Reviewed by on    Theatre in Ottawa and the region   ,

Photo courtesy of Rural Root Theatre Company

Ghost of a Chance
By Flip Kobler and Cindy Marcus
Rural Root Theatre Company
Directed by Valerie Jorgensen

The three most annoying things about Ghost of a Chance are: its heavy borrowing from the Noel Coward classic Blithe Spirit early on; the unreasonable return of one thieving character, simply to engineer a happy ending; and the misdating of deer hunting season by a character who is supposed to be a hunting/shooting/fishing macho type.

There is also an issue with the 1996 comedy by husband-and-wife writing duo Flip Kobler and Cindy Marcus being cluttered with too many complications and silliness. Even so, this ‘spirited’ sit-com includes a number of funny lines. But, unless a production of this type moves at a consistently fast pace, it stands more than a ghost of a chance of falling flat.

Unfortunately, this is what happened at several points during the Sunday matinee in the current Rural Root Theatre Company production, directed by Valerie Jorgensen. This was primarily because some cast members dried and others on stage seemed unable to step into the void. Despite some embarrassing silences and faltering in pace, however, all cast members were clear in their characterizations, even if they were not always confident in their delivery.

The strongest performances came from Ivo Mokros as the title character and Tanja Puchala as his widow, Bethany. Mokros, despite the grey-toned makeup in Act I, is a solid and appropriately unghostly force as he tries to persuade his wife not to marry her fiancé, Floyd (Greg Geisler — a suitable contrast to the macho Chance). Meanwhile, in a believable characterization, Puchala maximizes physical comedy to demonstrate her indecision.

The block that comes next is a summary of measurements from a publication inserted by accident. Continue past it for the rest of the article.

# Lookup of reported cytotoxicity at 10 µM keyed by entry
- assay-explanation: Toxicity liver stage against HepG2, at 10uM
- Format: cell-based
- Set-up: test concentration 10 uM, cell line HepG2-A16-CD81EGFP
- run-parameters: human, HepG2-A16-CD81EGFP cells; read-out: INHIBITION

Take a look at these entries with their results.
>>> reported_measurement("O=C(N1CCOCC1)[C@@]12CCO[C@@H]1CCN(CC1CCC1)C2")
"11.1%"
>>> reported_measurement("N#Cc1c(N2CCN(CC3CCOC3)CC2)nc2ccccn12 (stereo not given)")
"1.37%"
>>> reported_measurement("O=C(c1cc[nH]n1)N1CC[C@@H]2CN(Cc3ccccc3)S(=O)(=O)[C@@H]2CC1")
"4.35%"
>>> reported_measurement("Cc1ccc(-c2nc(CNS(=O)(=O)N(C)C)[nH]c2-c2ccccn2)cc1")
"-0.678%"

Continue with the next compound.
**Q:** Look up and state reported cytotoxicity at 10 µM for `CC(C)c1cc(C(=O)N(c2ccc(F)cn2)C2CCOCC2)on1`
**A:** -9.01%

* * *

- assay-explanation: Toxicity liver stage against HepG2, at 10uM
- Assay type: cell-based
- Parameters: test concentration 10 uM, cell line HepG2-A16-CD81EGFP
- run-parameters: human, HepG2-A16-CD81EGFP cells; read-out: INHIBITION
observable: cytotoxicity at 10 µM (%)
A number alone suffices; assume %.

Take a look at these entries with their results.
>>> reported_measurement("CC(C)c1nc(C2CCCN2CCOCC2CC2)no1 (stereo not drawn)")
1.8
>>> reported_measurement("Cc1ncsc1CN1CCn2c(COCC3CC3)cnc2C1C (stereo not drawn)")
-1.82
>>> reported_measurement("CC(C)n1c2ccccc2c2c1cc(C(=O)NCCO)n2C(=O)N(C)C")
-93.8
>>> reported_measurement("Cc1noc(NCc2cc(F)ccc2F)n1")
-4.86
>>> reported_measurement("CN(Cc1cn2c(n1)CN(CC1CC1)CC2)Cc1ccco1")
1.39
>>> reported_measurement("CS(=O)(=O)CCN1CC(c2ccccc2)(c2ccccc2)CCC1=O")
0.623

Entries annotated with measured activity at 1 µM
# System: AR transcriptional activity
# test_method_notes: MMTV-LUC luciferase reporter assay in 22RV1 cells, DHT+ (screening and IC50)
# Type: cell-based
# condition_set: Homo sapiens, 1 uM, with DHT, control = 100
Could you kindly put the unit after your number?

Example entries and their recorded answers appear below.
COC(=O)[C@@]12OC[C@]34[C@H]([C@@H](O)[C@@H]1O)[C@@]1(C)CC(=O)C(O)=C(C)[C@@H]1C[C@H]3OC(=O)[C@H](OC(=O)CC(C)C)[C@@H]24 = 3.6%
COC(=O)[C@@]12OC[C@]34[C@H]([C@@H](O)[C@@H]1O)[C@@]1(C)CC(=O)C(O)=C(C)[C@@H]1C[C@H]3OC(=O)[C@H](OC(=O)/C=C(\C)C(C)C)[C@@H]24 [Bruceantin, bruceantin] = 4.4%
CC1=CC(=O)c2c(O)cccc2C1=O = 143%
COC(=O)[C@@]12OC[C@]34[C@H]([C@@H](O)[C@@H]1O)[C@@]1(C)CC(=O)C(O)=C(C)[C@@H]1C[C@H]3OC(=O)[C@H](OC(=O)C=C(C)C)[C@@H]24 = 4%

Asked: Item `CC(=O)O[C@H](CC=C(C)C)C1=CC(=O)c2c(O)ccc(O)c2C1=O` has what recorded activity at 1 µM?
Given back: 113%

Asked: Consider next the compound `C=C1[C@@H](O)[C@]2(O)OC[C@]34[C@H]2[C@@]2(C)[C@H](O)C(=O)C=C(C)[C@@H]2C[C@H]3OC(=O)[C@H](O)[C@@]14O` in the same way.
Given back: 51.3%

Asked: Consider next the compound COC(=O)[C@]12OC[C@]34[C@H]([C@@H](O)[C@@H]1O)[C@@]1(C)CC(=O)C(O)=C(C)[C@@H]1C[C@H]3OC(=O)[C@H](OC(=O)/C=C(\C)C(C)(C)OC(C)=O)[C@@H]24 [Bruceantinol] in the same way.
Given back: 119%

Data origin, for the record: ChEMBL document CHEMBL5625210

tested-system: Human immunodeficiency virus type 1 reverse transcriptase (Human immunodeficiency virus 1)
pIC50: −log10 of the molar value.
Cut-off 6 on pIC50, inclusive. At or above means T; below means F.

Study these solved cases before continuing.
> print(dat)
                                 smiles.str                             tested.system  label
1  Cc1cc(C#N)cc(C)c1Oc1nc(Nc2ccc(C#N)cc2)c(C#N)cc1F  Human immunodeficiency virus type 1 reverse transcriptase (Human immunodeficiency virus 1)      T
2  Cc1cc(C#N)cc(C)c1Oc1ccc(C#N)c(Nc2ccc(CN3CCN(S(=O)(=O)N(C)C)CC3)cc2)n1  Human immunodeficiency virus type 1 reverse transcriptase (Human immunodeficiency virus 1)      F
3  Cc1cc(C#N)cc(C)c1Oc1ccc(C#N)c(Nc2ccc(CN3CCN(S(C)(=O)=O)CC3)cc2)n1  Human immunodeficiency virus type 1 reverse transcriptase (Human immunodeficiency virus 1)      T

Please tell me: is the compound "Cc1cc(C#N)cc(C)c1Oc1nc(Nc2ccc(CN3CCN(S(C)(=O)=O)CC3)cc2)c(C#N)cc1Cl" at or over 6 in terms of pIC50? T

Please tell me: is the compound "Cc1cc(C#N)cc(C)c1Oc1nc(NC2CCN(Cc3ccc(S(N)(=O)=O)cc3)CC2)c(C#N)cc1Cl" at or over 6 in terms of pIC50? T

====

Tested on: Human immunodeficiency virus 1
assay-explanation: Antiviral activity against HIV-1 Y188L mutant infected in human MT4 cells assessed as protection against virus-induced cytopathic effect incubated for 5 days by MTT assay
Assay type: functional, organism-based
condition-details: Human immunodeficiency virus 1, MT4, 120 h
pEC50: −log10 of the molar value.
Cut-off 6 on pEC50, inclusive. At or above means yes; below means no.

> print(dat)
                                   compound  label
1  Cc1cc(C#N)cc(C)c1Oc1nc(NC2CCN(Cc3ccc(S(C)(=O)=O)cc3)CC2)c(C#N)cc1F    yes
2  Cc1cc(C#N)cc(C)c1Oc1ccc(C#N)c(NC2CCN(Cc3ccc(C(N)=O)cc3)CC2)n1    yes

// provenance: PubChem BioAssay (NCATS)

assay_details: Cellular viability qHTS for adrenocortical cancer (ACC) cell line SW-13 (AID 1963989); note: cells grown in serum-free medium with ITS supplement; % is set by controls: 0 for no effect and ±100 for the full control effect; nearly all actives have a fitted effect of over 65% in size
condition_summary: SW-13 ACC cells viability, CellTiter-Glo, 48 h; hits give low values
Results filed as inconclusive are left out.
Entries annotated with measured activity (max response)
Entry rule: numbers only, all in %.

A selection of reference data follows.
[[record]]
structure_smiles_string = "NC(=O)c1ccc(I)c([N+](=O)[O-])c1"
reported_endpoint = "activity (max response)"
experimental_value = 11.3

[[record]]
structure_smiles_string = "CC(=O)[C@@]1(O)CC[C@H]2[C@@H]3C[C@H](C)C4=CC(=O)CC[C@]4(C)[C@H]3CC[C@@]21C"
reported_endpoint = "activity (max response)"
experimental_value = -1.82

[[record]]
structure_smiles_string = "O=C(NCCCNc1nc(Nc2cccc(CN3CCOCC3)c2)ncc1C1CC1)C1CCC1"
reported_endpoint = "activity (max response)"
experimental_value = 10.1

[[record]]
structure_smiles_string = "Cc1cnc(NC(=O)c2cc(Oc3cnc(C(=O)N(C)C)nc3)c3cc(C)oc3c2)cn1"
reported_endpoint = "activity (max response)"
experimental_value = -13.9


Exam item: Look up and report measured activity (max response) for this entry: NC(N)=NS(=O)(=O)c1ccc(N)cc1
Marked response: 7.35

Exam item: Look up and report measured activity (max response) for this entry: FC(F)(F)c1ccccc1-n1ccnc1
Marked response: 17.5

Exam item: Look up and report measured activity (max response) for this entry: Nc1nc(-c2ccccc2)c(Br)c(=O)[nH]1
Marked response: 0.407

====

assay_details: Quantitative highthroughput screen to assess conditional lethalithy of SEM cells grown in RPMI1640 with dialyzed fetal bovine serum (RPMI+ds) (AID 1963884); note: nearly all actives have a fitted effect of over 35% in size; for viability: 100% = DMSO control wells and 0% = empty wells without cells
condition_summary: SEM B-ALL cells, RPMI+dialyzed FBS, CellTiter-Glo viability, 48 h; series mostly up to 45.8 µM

Flamboyant costuming aside, Cathy Dowsett delivers a matter-of-fact presentation of the clairvoyant, Crystal, and manages to make her unreasonable return for the denouement seem almost reasonable.

Set in a cabin in the woods, complete with a huge mounted stag’s head, Ghost of a Chance employs the Blithe Spirit premise that, at first, only one other person can see and converse with the ghost in question. This makes conversations confusing and responses amusing and reliant on fine timing — one area that displays the cast at its best.

Clearly, considerable effort has gone into the Rural Root production of Ghost of a Chance, which continues at the Constance and Buckham’s Bay Community Centre to May 6.

 

Director………………………………………….Valerie Jorgensen

Set………………………………………………..Helen Weeden

Lighting………………………………………….Martin Weeden

Sound…………………………………………….Andy Robert and Jason Matheson

Costumes…………………………………………Cheryl Dalbec

 

Cast:

Bethany…………………………………………..Tanja Puchala

Chance……………………………………………Ivo Mokros

Floyd……………………………………………..Greg Geisler

Crystal……………………………………………Cathy Dowsett

Verna……………………………………………..Pamela Stowers

Adam Lucas………………………………………Leo Powell